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FINRA wants to know about your other business activities

Speaking at last month’s Compliance Outreach Program for Broker Dealers hosted by the Securities and Exchange Commission (SEC) and the Financial Industry Regulatory Authority (FINRA), panelists discussed supervisory practices and reviews relating to outside business activities.

According to Kevin Goodman, the SEC’s National Associate Director, Broker-Dealer Examination Program, Office of Compliance Inspections and Examinations, “This is a hot topic for the SEC and FINRA…We’re focusing more than ever on branches because that is where the sales practices actually occur.”[spacer height=”20px”]

Addressing the issue of Outside Business Activities (OBA) from a mid-sized, regional firm’s perspective, Marion Halliday, Senior Vice President, Chief Compliance Officer, Janney Montgomery Scott LLC said, that in some ways, her firm tries “to cast a really wide net. I’d rather people ask for permission than for forgiveness.”

According to Halliday, the giving of permission is really a supervisory function, and ultimately the responsibility to supervise an employee’s involvement in what Janney refers to as Outside Activities (OA), lies with that employee’s manager. Part of the process, she says, is completion of a form answering questions like:

  • Are you spending more than 10 percent of your time on this OA; and
  • Do you expect to incur 10 percent or more of your income from this OA?

“It is these kinds of questions,” she told attendees, “that signal to the supervisor whether you are going to be able to get the job done that you were hired to do.” And at the end of the day, that is what matters.

Don’t trust. Verify.

How do firms reassure themselves of compliance – that employees are doing exactly what they said they would be doing in their outside activities?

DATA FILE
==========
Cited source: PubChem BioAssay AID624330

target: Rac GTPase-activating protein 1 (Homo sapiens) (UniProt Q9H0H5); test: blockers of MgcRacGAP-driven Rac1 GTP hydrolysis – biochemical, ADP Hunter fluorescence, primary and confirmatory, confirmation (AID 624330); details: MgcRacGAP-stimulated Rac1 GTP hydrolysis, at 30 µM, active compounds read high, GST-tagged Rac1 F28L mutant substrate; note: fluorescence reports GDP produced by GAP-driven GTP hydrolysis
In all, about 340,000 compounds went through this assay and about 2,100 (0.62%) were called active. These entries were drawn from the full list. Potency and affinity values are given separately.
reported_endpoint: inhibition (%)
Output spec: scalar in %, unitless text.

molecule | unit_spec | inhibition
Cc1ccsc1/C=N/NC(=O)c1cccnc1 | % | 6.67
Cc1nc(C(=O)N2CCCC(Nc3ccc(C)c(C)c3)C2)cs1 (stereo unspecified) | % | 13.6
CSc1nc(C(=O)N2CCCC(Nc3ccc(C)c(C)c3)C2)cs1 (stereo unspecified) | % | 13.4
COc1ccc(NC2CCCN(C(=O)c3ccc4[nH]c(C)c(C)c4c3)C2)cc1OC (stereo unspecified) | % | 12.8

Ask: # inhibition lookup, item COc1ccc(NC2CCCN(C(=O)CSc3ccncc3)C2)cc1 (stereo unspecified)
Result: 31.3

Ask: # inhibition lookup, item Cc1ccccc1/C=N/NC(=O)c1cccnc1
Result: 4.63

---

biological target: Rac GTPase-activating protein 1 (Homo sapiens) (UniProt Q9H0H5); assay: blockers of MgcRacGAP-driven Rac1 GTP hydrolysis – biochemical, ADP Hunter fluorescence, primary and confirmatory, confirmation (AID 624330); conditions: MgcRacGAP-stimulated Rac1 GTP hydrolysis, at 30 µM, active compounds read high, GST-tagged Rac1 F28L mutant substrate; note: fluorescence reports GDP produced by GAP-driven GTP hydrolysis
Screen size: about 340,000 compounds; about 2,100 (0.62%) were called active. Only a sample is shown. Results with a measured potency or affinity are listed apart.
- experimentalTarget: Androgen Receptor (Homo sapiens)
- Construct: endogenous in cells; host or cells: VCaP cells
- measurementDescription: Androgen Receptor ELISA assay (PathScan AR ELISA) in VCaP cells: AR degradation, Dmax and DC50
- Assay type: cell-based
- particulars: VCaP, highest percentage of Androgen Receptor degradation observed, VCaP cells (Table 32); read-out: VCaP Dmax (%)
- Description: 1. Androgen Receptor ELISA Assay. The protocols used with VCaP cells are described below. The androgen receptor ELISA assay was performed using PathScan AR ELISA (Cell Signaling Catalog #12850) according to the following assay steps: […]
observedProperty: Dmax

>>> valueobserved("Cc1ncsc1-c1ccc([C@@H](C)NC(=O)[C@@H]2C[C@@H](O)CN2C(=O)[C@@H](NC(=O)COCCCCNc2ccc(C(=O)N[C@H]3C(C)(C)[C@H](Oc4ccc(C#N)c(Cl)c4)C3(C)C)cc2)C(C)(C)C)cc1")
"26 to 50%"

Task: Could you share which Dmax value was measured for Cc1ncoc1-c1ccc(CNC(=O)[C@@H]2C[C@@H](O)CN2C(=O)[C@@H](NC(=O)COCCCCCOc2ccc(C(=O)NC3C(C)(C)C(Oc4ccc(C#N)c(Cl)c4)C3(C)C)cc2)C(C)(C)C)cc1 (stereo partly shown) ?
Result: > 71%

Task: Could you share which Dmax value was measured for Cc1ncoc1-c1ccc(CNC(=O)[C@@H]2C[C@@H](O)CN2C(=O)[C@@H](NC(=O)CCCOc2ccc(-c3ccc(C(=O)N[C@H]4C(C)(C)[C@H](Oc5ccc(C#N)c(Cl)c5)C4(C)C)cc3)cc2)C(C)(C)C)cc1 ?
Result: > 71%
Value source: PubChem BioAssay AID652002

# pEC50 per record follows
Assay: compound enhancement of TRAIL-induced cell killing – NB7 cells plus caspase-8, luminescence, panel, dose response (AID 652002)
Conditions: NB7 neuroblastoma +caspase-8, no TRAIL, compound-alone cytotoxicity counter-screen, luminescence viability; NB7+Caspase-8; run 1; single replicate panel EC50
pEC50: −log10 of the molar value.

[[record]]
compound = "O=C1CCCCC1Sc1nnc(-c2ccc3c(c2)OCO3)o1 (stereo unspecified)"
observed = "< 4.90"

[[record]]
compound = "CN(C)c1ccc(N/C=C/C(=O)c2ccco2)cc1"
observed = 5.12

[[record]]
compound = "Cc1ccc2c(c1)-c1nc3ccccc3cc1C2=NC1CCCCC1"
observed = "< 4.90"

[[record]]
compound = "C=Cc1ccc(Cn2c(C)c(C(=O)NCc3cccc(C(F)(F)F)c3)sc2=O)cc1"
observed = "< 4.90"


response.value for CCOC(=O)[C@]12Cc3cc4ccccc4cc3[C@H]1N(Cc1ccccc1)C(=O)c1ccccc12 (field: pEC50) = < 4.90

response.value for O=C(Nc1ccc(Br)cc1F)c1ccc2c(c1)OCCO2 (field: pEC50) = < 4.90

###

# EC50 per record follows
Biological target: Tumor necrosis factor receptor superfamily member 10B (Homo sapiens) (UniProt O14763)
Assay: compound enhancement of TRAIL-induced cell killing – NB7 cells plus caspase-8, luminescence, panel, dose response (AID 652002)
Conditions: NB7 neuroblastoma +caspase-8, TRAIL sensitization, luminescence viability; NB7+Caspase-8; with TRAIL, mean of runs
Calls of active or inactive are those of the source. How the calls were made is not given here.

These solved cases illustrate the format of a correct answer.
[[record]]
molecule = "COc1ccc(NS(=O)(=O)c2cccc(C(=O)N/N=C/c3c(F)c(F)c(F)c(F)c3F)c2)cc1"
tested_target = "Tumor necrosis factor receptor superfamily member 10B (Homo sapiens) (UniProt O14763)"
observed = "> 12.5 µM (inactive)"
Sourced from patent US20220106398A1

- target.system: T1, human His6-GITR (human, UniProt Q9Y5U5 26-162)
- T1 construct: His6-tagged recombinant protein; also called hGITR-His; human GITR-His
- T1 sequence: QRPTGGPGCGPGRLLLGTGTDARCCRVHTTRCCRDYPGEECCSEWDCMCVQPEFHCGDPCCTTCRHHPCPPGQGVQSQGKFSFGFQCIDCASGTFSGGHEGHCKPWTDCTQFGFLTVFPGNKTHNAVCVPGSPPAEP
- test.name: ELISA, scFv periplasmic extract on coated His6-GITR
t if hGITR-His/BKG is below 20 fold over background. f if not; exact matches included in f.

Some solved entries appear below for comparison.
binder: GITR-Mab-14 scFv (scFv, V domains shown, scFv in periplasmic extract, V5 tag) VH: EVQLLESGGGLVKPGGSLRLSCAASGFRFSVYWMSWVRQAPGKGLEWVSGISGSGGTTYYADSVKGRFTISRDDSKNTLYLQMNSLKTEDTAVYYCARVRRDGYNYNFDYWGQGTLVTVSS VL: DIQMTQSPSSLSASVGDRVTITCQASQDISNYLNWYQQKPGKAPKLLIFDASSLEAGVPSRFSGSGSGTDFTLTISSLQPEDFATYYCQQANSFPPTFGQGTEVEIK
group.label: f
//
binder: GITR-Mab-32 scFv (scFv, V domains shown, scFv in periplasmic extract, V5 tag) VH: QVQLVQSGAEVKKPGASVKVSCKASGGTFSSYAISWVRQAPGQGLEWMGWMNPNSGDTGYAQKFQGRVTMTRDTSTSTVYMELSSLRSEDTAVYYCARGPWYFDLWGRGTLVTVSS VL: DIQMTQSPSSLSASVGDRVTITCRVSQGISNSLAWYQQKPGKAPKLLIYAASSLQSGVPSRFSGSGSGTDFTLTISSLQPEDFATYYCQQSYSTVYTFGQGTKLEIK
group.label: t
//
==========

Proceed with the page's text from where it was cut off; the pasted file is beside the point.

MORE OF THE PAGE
Janney has several areas where the firm monitors outside activities, including:

  • Whether the activity involves investing away from the firm;
  • How passive the employee’s activity is. Janney will do background searches on the entity and the employee’s involvement. The firm asks the question: You say you are purely passive, but are you really?
  • Email monitoring. Outside activity is noted in Janney’s ZIPLIP email surveillance system. Managers will see emails involving the entity going back and forth. Janney’s compliance program, said Halliday, is not “in the business of super-sizing in that sense…but you need to comply with the conditions we’ve put on [outside activities].

What are large firms doing?

Bank of America – Merrill, Lynch, Pierce, Fenner & Smith Inc. also requires pre-approval before an employee engages in any outside business activity. And like Janney, submissions go through a direct supervisor. However, applications are reviewed by a centralized compliance function that focus on all OBAs – the same group that also reviews personal trading activities.

“So,” explained Gloria Greco, Managing Director, Co-Chief Compliance Officer, “they are familiar with those disclosures and [the] kind of accounts that the employee has.” What her firm asks, as employees seek approval, is a description of the employee’s role, and, in that context, whether any specific conflicts that may exist. For example:

  • Is there an affiliation with one of our clients that may be related to the entity?
  • Does the entity have a customer with the company or with that financial advisor?
  • Are there time commitments or requirements that would conflict with their responsibilities as an employee of the company?
  • What role do they actually play in this entity? For the latter, Greco explained, “we traditionally shy away from anyone taking a role that would involve them in providing financial advice or acting as a treasurer, or having financial responsibility for the entity.”

Because many firms encourage employees to be active in the community in which they work, Broker-Dealers, RIAs, etc. frequently get involved with outside (business) activities, many of which have to do with charitable organizations. But oversight and reporting is still is the responsibility of each firm.

So the best advice offered? Be prepared. Make sure your firm, regardless of size, has the right processes in place and the systems to support those processes. Make sure you can document accurately and then locate those documents when you need them. If you don’t have appropriate OBA oversight processes in place, develop them, maybe even calling in an independent regulatory archival and compliance solutions specialist to help you. Like Patrina. Ask about our comprehensive regulatory archival and compliance solutions specifically designed for Broker/Dealers, RIAs, and FCMs.

Let’s talk (212- 233-1155).